Imaging and Marking Up the Papyri
The papyrus imaging project began in October 1997.
If you would like us to move a particular papyrus to the front of the queue, READ THIS.
We use a stand-mounted digital camera to capture images of the Oxyrhynchus Papyri.
The camera setup consists of a high-quality studio camera body with Phase One
imaging gear fitted to the back, taking the place of the film holder. The Phase
One gear is run via software on the Mac G4 we also use for web design.
lighting setup for the images taken so far has consisted of fluorescent tube
units mounted on adjustable rails above and to the sides of the stand base.
The papyri housed in the Ashmolean are kept sandwiched between sheets of
glass, secured together with masking tape, and we do not tamper with this
protection during photography. This glass can lead to a number of problems:
The best compromise we have been able to come up with is this: the glass frame
is placed on a lightbox offering muted backlighting:
this shows up holes and edges sharply, minimises shadow effects, and can help
distinguish between ink traces and material flaws in the papyrus. The proposed
new lighting rig should help cut shadows further.
- Glare -
light reflects off the glass: this sets limits on how we can light the
- Shadows -
the papyrus is several millimeters above the base of the camera stand:
the shadows it casts on the base can be highly distracting.
- Focus -
the glass varies in thickness, the frames more so (depending on how many
thicknesses of masking tape hold them together), so the camera focus must
be frequently adjusted.
- Dirt -
papyrologists have grubby fingers. We often have to scrub the glass before
we can acquire an acceptable image. Some of the glass was formerly part
of Revel Coless greenhouse.
we trying to achieve?
This project is in many ways inspired by the striking success of American APIS imaging
projects. APIS participants have committed themselves to a closely reasoned and
interconnecting set of goals:
Acquiring high-quality images is the first priority and a time-consuming
process. Securely archived TIFF images future-proof the actual collection
(fingers crossed it wont go up in smoke, but it could).
Made available to individual scholars, they reduce wear on fragile originals.
high-quality digital images for archiving
useful images over the Internet
every image with the data users need, in searchable form: eg
databases, searchable by CGI engines
images take all day to download: the files we are archiving routinely hit
around 90 mB. A single image is bigger than the entire hard drive on some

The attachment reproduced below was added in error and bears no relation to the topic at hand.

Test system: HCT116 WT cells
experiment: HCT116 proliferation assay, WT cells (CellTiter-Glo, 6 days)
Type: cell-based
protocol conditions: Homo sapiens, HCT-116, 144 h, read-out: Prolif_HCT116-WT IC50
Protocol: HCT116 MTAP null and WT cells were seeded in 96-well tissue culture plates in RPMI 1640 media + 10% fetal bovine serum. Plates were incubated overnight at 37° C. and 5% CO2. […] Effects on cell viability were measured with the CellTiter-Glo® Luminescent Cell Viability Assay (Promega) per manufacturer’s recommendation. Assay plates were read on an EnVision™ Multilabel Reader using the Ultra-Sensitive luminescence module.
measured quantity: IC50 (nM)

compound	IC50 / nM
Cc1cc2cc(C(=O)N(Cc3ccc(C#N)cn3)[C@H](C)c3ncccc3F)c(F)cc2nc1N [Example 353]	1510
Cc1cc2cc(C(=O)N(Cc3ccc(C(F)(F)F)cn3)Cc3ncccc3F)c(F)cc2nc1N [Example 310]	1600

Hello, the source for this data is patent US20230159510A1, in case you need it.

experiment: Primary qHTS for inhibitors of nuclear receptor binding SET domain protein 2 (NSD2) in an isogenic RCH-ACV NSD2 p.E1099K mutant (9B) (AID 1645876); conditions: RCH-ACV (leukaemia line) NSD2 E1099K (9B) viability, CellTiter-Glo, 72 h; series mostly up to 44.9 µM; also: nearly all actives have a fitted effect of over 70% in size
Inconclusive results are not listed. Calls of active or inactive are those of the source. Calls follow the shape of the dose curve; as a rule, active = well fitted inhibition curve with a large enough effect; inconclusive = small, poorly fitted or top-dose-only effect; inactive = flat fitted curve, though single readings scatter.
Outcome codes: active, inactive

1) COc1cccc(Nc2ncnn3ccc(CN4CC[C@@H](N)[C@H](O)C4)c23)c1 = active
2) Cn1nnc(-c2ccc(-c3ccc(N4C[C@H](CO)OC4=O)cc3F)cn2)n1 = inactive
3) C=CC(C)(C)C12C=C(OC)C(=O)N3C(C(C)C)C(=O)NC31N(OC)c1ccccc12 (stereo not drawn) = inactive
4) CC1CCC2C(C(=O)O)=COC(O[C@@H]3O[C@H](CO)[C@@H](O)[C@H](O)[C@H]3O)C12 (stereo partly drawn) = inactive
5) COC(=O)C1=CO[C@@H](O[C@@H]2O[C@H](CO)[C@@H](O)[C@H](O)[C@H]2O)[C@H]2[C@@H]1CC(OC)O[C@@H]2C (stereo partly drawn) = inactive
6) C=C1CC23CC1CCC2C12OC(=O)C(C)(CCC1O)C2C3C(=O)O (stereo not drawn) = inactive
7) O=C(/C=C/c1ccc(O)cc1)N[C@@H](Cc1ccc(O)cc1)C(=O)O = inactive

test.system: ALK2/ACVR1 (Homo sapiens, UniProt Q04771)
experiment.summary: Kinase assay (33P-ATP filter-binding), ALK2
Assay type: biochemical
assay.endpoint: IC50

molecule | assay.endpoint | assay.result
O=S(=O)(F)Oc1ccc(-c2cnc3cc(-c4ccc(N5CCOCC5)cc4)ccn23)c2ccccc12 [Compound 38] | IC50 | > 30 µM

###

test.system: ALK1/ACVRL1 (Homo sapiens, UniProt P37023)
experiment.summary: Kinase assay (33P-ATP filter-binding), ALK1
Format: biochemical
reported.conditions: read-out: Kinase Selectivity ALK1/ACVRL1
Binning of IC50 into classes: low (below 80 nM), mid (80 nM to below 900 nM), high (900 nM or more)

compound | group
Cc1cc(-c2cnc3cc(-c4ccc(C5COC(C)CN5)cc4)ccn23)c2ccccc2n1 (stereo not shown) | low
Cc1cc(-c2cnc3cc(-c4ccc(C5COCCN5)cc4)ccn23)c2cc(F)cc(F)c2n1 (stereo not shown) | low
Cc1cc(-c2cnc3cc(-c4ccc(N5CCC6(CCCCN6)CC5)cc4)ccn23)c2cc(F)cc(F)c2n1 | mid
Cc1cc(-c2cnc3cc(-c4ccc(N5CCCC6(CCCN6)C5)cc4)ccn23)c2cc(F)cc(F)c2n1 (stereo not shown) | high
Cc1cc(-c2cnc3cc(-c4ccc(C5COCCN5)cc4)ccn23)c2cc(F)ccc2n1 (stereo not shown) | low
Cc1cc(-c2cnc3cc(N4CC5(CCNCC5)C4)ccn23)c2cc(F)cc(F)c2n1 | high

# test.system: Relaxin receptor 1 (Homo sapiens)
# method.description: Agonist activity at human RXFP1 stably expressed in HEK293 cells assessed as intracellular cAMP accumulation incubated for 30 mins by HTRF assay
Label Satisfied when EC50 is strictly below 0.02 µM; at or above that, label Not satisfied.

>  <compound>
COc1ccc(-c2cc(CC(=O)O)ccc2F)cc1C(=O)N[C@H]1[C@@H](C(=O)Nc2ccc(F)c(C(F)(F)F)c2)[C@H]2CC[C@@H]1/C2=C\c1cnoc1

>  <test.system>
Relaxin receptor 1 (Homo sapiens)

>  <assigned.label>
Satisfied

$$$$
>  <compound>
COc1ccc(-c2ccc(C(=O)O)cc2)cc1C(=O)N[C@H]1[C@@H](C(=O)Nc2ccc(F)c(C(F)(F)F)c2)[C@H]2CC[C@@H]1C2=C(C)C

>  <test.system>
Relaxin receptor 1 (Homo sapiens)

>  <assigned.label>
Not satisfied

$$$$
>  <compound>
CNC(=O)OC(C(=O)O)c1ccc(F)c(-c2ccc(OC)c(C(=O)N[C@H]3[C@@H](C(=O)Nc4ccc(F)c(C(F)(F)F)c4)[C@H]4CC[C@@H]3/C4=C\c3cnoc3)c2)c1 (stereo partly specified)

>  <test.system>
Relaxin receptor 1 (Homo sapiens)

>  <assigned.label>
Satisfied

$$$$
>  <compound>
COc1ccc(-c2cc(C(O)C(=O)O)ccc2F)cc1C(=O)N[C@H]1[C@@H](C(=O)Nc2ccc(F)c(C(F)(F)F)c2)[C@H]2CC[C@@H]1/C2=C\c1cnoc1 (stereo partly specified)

older machines still in use! And the highest resolutions (thousands of dpi)
are better than we need even for archiving. This makes them overkill for
most useful purposes even for quite detailed consultation. So were
following the APIS sites in archiving sharp 600dpi TIFF images, and putting
lower resolutions images online in JPEG format. 600dpi refers to an actual
inch of papyus, as measured with a scale.
alone are pretty useless: pretty, because papyrus is a beautiful medium,
but useless, because an isolated image tells us nothing. It lacks interpretative
context. So we have to work on ways of associating images with data,
and making the data accessible in ways that are useful to working papyrologists.
We are fortunate that the papyri we are working with have all been published
in a form that is readily available to serious researchers. Nonetheless,
we have to meet the online user halfway in finding a path through this mass
of data to a particular item.
we trying to show?
The issues leading to our worries about backlighting in
archive images raise the question: what is it we are trying to show? That is
to say: what information do we prioritise? Conversely, what information would
we happily lose, or even discard as noise? Questions of this sort
can arise at a number of stages:
A picture is worth a thousand words; but that is also to say that every picture
tells a particular story. Each image is arguably an interpretation of
the original artifact, which contains any number of stories. These
we pick a particular exposure time or f-stop (affecting depth of field)
we image a papyrus (and tell the camera what its parameters will be)
we resize or crop or (for online provision) filter that image
we choose a resolution for delivery
we choose a graphics file format (different formats produce very different
The setup(s) we choose are determined by the kind of reading of the
original we are aiming to produce. In general, academics look at papyri for texts,